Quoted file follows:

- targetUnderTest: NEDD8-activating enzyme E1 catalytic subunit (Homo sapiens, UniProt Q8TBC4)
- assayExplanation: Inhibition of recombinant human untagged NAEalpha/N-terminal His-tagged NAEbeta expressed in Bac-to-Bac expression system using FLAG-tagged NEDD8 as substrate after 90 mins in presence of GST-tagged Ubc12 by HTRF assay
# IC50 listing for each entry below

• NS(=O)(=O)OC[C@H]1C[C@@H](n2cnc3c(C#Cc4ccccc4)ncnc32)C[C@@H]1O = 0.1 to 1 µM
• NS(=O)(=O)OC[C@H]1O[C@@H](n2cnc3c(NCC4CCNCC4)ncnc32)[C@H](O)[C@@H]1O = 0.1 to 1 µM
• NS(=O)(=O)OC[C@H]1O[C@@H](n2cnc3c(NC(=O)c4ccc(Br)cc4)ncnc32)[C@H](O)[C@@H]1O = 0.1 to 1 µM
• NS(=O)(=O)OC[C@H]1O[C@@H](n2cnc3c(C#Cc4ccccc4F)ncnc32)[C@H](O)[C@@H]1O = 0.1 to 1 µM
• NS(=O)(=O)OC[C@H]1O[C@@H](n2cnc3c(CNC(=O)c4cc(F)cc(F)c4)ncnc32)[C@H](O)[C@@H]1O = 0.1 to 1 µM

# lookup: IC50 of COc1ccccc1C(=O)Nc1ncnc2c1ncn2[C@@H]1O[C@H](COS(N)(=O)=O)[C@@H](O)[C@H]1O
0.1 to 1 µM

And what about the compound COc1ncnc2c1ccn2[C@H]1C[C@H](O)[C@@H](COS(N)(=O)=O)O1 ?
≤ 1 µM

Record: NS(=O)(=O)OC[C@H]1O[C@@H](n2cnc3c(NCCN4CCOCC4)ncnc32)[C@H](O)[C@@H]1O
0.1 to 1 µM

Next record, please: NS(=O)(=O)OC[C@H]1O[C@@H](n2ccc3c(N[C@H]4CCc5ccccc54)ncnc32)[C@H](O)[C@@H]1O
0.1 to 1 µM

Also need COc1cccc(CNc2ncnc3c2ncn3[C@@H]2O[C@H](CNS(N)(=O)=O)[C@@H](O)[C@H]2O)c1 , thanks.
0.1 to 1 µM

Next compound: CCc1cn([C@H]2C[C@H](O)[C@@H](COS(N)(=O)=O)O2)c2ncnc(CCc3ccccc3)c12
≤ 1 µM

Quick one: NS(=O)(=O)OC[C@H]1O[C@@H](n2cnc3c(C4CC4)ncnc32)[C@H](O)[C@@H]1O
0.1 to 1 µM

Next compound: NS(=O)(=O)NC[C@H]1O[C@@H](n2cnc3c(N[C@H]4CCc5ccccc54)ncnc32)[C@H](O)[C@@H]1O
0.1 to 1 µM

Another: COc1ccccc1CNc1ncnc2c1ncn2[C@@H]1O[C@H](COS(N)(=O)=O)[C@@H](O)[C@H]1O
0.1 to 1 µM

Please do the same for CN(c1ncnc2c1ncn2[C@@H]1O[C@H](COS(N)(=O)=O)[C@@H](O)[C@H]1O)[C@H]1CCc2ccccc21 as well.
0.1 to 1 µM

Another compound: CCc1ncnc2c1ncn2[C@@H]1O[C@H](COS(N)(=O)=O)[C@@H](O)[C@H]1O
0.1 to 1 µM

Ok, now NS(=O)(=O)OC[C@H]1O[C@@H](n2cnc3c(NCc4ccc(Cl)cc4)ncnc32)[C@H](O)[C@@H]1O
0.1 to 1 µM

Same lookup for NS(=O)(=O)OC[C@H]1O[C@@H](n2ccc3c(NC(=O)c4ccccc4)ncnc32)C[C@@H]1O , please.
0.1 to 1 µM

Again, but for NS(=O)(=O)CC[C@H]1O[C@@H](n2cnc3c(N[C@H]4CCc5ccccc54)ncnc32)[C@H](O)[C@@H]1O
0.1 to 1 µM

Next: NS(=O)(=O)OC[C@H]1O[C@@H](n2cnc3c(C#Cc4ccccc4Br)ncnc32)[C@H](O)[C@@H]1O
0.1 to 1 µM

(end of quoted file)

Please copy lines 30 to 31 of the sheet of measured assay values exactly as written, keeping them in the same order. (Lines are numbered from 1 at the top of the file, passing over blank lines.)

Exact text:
0.1 to 1 µM

Ok, now NS(=O)(=O)OC[C@H]1O[C@@H](n2cnc3c(NCc4ccc(Cl)cc4)ncnc32)[C@H](O)[C@@H]1O